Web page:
RALEIGH, N.C. (WNCN) — Some of Wake County’s top doctors discussed the surge of COVID-19 patients and how it’s impacting care for non-COVID patients during a news conference Wednesday morning.
Doctors at WakeMed, Duke and UNC joined Wake County’s chief medical officer at a 10 a.m. meeting where they talked about the strain COVID-19 is putting on local hospitals.
- Dr. Timothy Plonk, Emergency Department Medical Director, Duke Raleigh Hospital
- Dr. Linda Butler, Chief Medical Officer, UNC REX Healthcare
- Dr. Seth Brody, Chief Physician Executive, WakeMed Health & Hospitals
- Dr. Micah Krempasky, Chief Medical Officer, WakeMed Behavioral Health
- Dr. Jose Cabañas, Chief Medical Officer, Wake County
The doctors said that COVID-19, specifically the delta variant, is putting a strain on hospitals across the community and that it goes beyond Wake County.
Right now, ICUs across North Carolina are packed at more than 87 percent – that’s the highest the state’s numbers have been since the start of the pandemic last year.
Health officials say the ICU numbers in the state haven’t been below 80 percent full in three weeks.
Doctors said on Wednesday that capacity issues are not just COVID-19 patients because there is also a surge in other serious illnesses exacerbated by patients not getting care earlier during the pandemic.
The resounding concerns among the doctors who spoke this morning are long wait times in the ER, staffing, and bed availability.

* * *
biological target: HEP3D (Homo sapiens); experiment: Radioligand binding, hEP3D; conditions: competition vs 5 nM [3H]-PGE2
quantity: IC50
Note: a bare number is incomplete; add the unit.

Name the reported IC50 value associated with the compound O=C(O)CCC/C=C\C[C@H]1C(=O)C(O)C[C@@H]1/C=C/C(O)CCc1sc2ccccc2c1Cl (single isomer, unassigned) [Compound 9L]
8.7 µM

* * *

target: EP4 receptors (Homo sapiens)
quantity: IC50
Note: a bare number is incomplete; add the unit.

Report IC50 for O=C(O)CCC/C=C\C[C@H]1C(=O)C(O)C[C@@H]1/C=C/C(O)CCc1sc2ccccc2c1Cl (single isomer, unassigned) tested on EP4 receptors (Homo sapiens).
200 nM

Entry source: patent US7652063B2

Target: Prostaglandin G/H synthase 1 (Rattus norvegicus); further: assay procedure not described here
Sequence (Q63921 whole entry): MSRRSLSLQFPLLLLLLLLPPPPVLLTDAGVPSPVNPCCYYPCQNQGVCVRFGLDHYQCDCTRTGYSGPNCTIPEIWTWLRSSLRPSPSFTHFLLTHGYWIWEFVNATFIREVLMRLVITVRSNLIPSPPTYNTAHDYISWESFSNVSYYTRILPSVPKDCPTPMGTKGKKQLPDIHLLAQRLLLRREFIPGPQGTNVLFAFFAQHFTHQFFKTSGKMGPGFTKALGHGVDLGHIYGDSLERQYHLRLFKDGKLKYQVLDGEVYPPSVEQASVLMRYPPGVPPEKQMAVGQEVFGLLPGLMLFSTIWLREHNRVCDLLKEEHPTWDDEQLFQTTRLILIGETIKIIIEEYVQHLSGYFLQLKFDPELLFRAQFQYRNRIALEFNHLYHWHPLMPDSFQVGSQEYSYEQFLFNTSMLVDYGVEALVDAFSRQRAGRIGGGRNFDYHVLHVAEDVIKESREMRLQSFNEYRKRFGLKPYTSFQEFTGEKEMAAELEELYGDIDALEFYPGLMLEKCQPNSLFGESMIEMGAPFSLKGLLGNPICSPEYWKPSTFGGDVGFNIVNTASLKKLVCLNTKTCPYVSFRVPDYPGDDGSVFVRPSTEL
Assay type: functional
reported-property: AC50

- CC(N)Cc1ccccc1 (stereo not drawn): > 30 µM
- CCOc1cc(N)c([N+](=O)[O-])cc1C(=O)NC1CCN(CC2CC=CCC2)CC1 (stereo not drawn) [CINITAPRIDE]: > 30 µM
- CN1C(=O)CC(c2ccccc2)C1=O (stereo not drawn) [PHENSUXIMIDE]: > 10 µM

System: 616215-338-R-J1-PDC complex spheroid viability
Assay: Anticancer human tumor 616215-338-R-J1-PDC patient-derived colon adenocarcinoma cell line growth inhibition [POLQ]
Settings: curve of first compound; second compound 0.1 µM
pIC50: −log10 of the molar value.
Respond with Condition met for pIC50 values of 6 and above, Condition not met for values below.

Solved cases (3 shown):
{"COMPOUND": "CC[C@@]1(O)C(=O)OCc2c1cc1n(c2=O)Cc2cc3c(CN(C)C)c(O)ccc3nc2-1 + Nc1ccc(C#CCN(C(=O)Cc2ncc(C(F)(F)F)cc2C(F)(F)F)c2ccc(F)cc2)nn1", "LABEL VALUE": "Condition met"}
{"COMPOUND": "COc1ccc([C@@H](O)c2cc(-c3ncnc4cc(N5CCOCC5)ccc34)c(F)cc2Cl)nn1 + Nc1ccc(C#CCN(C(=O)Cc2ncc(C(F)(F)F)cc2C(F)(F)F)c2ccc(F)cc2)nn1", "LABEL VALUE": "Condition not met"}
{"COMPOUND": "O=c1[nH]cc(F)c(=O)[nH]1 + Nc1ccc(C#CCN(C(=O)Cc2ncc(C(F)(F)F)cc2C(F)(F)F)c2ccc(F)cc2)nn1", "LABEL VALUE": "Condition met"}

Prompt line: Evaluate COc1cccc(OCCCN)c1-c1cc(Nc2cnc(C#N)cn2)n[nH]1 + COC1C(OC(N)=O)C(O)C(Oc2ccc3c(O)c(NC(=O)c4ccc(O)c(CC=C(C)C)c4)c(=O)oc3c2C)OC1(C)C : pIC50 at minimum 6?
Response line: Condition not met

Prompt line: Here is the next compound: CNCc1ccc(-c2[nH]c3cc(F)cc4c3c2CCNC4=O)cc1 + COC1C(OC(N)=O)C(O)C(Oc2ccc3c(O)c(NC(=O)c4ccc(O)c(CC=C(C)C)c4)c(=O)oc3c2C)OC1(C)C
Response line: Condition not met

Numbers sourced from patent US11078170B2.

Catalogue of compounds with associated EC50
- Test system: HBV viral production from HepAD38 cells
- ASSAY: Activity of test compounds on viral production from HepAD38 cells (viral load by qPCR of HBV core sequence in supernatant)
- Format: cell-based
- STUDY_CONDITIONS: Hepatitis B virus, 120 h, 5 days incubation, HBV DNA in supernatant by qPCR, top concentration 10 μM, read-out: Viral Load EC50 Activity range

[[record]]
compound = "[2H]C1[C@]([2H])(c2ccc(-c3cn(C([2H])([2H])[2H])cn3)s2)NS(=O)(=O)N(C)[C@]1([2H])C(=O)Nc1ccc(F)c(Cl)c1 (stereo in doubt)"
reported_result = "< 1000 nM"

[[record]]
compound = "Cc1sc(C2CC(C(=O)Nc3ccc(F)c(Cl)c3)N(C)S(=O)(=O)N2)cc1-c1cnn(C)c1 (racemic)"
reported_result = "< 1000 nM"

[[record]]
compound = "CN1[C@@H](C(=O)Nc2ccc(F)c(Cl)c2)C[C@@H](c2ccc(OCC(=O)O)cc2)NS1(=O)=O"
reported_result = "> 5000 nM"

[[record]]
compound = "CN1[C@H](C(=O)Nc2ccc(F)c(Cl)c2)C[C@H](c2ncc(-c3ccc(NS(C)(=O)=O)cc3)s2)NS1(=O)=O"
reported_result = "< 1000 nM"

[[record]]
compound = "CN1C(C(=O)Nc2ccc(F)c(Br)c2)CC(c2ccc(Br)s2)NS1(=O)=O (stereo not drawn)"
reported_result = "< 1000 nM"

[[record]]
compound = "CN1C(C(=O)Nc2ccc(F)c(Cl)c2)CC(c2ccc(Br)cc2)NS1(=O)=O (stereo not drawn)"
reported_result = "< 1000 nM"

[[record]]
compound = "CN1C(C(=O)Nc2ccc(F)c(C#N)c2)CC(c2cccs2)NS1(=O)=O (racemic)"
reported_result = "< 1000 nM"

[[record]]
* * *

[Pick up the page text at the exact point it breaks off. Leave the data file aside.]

Leaders at UNC’s Johnston Health say that out of 150 beds across two hospitals in Johnston County, half of those are COVID cases.
“We’re having to take care of significantly sicker patients in our hospital without the ability to transfer them to university settings because the universities are all full,” said Dr. Rodney McCaskill, Johnston Health’s chief medical officer.
It’s not just smaller hospitals in central North Carolina that are seeing the biggest issues with capacity and availability to provide care due to the COVID-19 surge.
UNC REX is reporting around 520 patients right now. The hospital only has 439 beds.
Dr. Tim Plonk, an emergency doctor at Duke Raleigh, said wait times for a bed are higher than they’ve ever been.
“What this all means for us in the emergency department as this new wave hits is that we’re busier, our patients are a little sicker. Often very sick. Our staff is working harder and our lobbies are full,” said Plonk.
Doctors said there are some things that people can do to help the current situation including getting vaccinated and also making sure to reach out to primary care doctors, urgent care centers, and pharmacy clinics for non-emergency medical treatment before coming to the ER.